Be careful what you wish for

— 1 minute read
If planners are fiduciaries, what sort of fiduciaries are they and what rules apply to them? Further, what is a fiduciary anyway?
There's a debate raging in the United States about whether and under what circumstances planners should be what they call fiduciaries. I say 'what they call' because the definition of a fiduciary in the US and under Australian/English equity law may differ. The issue is being discussed in Australia but perhaps without the profile or fervour the Yanks are adopting.

I understand the FPA is considering the issue. In its 2005 paper on managing conflicts of interest, the FPA referred to every financial planner's fiduciary duty. For the association, the argument over whether planners are fiduciaries appears over. But in fact is it? And if planners are fiduciaries, what sort of fiduciaries are they and what rules apply to them? Further, what is a fiduciary anyway, what are the issues that are bedevilling our American cousins and does our law of equity make the debate different here to that in the States?

In his book, Fiduciary Obligations, then Australian National University legal academic PD Finn writes: "The term 'fiduciary' is itself one of the most ill-defined, if not altogether misleading terms in our law." Finn concludes there is no single all-encompassing definition of the term. A fiduciary is a person who has a special relationship with another person - a relationship that imposes very high standards of behaviour on the fiduciary. The sort of relationships described at various times as being fiduciaries include company directors, agents, trustees and solicitors (damn). The problem Finn points out is that different relationships described as fiduciary give rise to different rules and behaviour standards. It is therefore not possible to define one single set of rules that apply to all fiduciaries. You have to establish what relationship it is and what are the equitable rules that pertain to that type of relationship.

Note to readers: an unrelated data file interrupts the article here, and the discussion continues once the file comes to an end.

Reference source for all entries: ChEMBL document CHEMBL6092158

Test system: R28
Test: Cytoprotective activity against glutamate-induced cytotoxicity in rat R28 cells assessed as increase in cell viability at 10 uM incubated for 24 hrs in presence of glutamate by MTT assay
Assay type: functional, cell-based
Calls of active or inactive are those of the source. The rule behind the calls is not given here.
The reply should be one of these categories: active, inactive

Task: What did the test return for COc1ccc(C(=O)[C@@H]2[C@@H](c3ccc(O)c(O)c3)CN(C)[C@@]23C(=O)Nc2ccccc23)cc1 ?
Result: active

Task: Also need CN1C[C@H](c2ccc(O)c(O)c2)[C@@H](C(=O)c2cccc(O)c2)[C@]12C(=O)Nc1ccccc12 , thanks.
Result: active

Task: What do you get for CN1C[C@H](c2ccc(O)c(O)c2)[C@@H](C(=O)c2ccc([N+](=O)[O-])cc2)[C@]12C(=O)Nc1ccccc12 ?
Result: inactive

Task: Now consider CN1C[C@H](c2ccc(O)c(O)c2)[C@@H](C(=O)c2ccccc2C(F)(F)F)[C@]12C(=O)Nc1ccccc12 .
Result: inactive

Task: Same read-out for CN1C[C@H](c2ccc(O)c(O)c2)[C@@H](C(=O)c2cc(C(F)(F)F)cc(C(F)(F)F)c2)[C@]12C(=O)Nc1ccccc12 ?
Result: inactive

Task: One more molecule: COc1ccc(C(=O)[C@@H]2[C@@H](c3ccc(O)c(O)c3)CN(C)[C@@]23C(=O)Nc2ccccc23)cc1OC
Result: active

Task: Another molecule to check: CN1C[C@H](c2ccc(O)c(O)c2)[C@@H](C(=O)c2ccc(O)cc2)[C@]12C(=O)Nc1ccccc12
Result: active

Having said that, there are a number of characteristics of the fiduciary that apply pretty much across the board. For a person to be a fiduciary, they must first and foremost have bound themselves in some way to protect and/or advance the interests of another. You can be a fiduciary simply by accepting a certain role or office, for example, trustee. Alternatively, and as would apply to most financial planners, you could specifically agree to be a fiduciary in your dealings with the client.

If you are a fiduciary, there are a number of duties that apply to you and you must adhere to. The most basic duty of a fiduciary is a duty not to act for your own benefit or for the benefit of any third party, but rather to act only in the interests of the beneficiaries for whom you act. Put simply: the client comes first - totally and completely. The fiduciary is, however, the final arbiter of what the interests of their beneficiary are and how best to act for them. This extensive power to decide those interests gives rise to the second important general duty of a fiduciary under the equitable principles: the duty to not act capriciously or unreasonably.